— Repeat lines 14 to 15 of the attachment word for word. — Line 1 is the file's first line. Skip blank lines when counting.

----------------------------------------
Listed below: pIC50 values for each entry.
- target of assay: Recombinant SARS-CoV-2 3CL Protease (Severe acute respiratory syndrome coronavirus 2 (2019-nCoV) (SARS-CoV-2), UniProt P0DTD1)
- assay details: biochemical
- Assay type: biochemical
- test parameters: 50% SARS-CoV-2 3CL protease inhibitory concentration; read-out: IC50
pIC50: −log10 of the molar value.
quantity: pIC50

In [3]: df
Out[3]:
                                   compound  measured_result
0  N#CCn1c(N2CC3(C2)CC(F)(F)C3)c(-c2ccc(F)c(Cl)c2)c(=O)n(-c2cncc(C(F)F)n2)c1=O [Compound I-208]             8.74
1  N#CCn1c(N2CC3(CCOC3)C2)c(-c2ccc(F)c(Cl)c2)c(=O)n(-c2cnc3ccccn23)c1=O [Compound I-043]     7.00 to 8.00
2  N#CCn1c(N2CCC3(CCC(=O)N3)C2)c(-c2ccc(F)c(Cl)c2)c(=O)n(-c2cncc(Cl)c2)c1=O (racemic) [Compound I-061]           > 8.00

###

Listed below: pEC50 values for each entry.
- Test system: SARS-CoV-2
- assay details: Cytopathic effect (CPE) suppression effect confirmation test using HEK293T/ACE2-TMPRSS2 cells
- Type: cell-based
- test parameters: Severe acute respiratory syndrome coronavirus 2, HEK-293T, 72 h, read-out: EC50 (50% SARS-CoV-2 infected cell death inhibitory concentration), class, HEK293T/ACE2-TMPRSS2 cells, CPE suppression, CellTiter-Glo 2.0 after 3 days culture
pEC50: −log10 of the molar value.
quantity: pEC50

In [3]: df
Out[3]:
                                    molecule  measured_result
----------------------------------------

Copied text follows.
###

Listed below: pEC50 values for each entry.